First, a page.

April is an important time of the year for Autistic people. It’s when others learn about what Autism is and how they can support their Autistic friends and loved ones.
But it's not always easy for those with Autism. Much of "Autism Awareness" has been focused around feeling bad for Autistic people and their families. People start talking about cures and post "inspirational" stories that don't show the whole story. So much is about making non-Autistic people feel comfortable. It's not a narrative by Autistic people.
Should you call it Autism Awareness or Acceptance?
People are aware of Autism. But do they accept it for everything it is?
That's why many Autistic people think Autism Awareness Month should be changed to Autism Acceptance Month.
But are people actually aware? Sure, everyone knows that Autism is a thing. But there's a lot of misunderstanding around what it means to be Autistic — that Autism is a spectrum with ranging support needs. Awareness helps people understand Autism. It helps get rid of negative stereotypes. And it helps get people diagnosed much earlier so they can get the support they need. It also makes more people think about Autism, which hopefully leads to more Autistic allies and advocates.
And that is the first true step in Autism Acceptance. Education and understanding are a necessity to accept people with Autism as they are, celebrate their differences, and create a world where Autistic people can feel safe and supported.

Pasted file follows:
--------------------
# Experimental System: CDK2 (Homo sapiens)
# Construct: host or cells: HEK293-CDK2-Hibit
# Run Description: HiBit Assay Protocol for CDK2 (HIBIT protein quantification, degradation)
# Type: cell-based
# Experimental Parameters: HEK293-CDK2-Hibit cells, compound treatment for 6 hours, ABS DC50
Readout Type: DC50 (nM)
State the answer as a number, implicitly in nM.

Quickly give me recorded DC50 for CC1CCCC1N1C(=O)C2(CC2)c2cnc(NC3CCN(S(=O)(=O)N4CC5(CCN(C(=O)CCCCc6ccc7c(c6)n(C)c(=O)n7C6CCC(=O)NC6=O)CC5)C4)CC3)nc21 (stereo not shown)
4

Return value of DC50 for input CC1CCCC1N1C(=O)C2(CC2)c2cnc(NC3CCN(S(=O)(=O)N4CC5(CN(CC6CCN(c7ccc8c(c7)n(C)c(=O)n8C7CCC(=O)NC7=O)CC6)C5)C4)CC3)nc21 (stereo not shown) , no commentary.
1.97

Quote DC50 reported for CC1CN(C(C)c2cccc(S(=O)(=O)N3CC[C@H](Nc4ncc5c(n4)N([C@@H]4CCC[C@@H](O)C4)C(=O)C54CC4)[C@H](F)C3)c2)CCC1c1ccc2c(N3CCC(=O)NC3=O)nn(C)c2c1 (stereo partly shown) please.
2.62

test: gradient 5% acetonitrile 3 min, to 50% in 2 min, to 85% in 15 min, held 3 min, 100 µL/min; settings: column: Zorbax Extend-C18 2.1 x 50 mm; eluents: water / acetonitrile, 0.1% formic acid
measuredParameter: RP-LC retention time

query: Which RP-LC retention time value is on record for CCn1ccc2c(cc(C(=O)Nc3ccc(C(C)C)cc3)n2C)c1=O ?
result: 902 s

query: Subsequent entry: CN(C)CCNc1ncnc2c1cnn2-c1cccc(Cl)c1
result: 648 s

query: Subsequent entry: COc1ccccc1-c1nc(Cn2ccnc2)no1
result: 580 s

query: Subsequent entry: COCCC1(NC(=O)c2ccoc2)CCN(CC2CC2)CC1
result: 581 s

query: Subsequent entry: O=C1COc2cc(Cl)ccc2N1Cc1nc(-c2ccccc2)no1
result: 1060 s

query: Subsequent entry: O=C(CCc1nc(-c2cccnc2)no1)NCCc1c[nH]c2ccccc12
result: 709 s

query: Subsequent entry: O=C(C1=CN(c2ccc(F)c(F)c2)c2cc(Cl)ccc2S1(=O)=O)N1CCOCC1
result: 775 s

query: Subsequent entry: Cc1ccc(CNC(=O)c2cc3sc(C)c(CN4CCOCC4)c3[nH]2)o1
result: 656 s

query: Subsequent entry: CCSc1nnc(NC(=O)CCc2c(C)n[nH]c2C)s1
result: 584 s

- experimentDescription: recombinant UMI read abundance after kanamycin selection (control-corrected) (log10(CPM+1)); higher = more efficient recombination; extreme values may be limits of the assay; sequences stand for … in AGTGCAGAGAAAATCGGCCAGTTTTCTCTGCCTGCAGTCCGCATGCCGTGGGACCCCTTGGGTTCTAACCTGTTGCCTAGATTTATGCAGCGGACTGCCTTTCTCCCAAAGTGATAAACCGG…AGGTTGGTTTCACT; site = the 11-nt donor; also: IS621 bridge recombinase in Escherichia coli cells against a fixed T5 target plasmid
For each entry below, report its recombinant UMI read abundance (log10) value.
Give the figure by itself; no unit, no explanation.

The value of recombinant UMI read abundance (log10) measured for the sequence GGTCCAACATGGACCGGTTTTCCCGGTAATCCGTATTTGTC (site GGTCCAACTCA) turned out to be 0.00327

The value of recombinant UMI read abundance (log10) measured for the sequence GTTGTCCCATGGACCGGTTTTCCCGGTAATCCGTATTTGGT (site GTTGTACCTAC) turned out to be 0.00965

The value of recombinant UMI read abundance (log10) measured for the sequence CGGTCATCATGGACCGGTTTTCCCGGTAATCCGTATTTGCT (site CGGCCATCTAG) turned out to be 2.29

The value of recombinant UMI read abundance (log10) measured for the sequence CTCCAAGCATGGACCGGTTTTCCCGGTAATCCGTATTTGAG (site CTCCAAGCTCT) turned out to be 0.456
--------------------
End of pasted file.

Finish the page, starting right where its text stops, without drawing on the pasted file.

Awareness and Acceptance must work together. We quite literally cannot have one without the other.
Autism Acceptance isn’t the opposite of awareness. It’s just the next step!
Acceptance is about making the world a better place for Autistic people by celebrating — not just understanding — who they are and how they think.
It’s about creating an accessible world, building support networks, and welcoming Autistic perspectives to the table.
This might include making sure people have access to quiet, safe places at work or school, giving anyone access to a communication device, and inviting actual Autistic people to lead the conversations.
Because Autism is not a problem that needs fixing. Autistic people deserve to be respected for who they are. They think differently about the world, and that difference is valuable.
A common goal
No matter what you call this month, our goal is the same: to create a world where Autistic people don't feel like they need to "change" or "act normal" to fit in: a world where everyone belongs.
This month should serve as a reminder of how important it is to recognize and accept the unique experiences of Autistic people.
If we embrace both awareness and acceptance, we can celebrate Autistic perspectives, create accessible environments, and recognize the strengths and abilities of the Autistic community.
We can have a more inclusive world — one where everyone belongs.
And that is worth celebrating.